During the work up by your physician you may require certain tests to determine the cause of your pain or to determine which spinal nerves are involved. This work up also helps to rule out other causes of the pain, since many different ailments can cause similar symptoms. Some of these tests include x-rays, MRI, CT scan, and nerve studies. 

After undergoing conservative care for 6 weeks, if the pain is still disabling or the patient is continuing to have weakness or balance issues, they may require surgery to relieve pressure off the spinal nerves. Relieving the pressure is called decompression. There are many different ways to decompress the nerves in your neck, but the most common is called anterior cervical decompression and fusion (ACDF). This means the surgeon makes an incision in the front part of the neck to get down to the HNP. The herniated disc is removed and the bone graft replaces the disc material. A small plate with screws is also used to hold the graft in place and allow the bones to fuse together (meaning becoming one solid bone) to prevent recurrence at that level. Another option is called a cervical disc replacement, which means instead of fusing the bone together you replace the disc with an implant that allows you to keep your motion. Most of these surgeries can be done as an outpatient, which means you would be able to go home the same day as your surgery. The results are >90% of relieving pain. If you are having these symptoms, you may need to be evaluated by an Orthopedic Spine Surgeon.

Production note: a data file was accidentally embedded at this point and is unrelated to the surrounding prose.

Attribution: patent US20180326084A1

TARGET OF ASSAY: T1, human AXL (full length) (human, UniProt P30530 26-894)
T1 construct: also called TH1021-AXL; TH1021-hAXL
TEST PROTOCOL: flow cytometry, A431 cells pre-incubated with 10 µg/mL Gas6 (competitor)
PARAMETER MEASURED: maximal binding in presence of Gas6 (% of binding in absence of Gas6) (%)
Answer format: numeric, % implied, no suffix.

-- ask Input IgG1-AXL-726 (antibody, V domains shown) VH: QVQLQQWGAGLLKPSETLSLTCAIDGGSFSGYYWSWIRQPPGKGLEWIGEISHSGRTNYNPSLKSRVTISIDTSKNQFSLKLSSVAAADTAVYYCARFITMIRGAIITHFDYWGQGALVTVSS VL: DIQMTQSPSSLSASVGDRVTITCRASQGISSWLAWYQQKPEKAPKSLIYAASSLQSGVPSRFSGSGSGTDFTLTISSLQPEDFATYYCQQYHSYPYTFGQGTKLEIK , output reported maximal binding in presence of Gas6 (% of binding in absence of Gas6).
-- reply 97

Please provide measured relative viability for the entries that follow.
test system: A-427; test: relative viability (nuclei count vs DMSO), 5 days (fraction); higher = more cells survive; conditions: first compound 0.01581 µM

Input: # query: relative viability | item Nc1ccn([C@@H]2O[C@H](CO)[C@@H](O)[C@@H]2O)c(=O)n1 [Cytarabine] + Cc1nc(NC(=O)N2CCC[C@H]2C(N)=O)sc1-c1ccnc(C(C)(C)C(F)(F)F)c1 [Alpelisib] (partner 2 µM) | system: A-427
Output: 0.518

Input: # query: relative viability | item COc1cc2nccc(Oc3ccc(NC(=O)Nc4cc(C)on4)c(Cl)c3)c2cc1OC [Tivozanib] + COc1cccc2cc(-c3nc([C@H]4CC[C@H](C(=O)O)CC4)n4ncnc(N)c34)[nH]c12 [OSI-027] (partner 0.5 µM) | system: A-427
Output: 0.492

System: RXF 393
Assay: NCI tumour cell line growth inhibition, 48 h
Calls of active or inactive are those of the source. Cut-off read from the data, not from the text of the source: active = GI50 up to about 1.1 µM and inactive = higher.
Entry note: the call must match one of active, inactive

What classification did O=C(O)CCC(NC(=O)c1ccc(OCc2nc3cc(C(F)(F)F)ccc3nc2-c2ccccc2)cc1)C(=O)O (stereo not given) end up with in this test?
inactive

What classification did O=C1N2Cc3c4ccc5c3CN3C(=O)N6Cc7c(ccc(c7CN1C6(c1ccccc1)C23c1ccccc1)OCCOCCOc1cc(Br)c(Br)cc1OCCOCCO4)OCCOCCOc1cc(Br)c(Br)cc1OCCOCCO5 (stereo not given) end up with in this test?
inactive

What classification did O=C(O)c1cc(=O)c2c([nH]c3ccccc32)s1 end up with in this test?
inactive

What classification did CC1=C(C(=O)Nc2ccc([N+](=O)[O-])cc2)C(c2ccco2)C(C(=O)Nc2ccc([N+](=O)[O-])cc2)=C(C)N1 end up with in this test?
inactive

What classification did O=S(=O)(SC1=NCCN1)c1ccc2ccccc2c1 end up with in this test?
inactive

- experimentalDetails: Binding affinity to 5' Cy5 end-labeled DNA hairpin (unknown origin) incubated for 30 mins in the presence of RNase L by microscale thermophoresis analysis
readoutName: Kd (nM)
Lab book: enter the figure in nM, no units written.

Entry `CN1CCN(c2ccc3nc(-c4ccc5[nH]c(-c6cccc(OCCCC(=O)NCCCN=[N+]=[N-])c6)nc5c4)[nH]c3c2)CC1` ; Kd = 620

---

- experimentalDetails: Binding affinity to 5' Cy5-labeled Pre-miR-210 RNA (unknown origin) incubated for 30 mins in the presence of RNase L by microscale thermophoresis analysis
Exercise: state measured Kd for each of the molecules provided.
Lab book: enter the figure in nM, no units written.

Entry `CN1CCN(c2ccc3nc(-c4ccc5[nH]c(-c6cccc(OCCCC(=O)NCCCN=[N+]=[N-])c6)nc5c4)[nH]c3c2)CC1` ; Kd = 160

About Dr. Wayne Kelley Jr.

Dr. Wayne Kelley Jr., the author of this article, is one of our fellowship trained spine specialists at OrthoGeorgia. He is board-certified by the American Board of Orthopaedic Surgery and earned his medical degree from the Medical University of South Carolina. Dr. Kelley specializes in conservative and surgical treatment of all spinal conditions, with a special interest and significant experience in cervical spine problems and degenerative lumbar conditions (spinal stenosis/disc herniation). He is trained in the newest minimally invasive robot-assisted technologies for nerve decompression and fusion, which provides for smaller surgical scars, less blood loss, hyper accurate hardware placement, and faster recovery time. Dr. Kelley works with patients at our Macon Spine Center and our Dublin and Griffin offices.